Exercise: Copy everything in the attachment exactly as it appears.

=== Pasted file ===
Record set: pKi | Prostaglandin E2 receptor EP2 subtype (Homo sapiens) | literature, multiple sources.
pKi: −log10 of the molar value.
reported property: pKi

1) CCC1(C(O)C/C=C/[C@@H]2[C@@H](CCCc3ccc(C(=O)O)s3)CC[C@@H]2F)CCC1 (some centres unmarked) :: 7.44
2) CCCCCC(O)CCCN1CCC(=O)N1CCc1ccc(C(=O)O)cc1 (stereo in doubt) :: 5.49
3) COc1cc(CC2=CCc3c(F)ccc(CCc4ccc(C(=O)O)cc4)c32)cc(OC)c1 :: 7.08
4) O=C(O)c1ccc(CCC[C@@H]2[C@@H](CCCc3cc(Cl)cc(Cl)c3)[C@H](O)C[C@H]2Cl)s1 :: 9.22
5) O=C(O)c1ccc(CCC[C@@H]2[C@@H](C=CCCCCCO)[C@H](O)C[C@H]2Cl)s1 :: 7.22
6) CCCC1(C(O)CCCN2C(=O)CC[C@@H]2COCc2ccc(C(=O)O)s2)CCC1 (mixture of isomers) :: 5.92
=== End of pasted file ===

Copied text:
Record set: pKi | Prostaglandin E2 receptor EP2 subtype (Homo sapiens) | literature, multiple sources.
pKi: −log10 of the molar value.
reported property: pKi

1) CCC1(C(O)C/C=C/[C@@H]2[C@@H](CCCc3ccc(C(=O)O)s3)CC[C@@H]2F)CCC1 (some centres unmarked) :: 7.44
2) CCCCCC(O)CCCN1CCC(=O)N1CCc1ccc(C(=O)O)cc1 (stereo in doubt) :: 5.49
3) COc1cc(CC2=CCc3c(F)ccc(CCc4ccc(C(=O)O)cc4)c32)cc(OC)c1 :: 7.08
4) O=C(O)c1ccc(CCC[C@@H]2[C@@H](CCCc3cc(Cl)cc(Cl)c3)[C@H](O)C[C@H]2Cl)s1 :: 9.22
5) O=C(O)c1ccc(CCC[C@@H]2[C@@H](C=CCCCCCO)[C@H](O)C[C@H]2Cl)s1 :: 7.22
6) CCCC1(C(O)CCCN2C(=O)CC[C@@H]2COCc2ccc(C(=O)O)s2)CCC1 (mixture of isomers) :: 5.92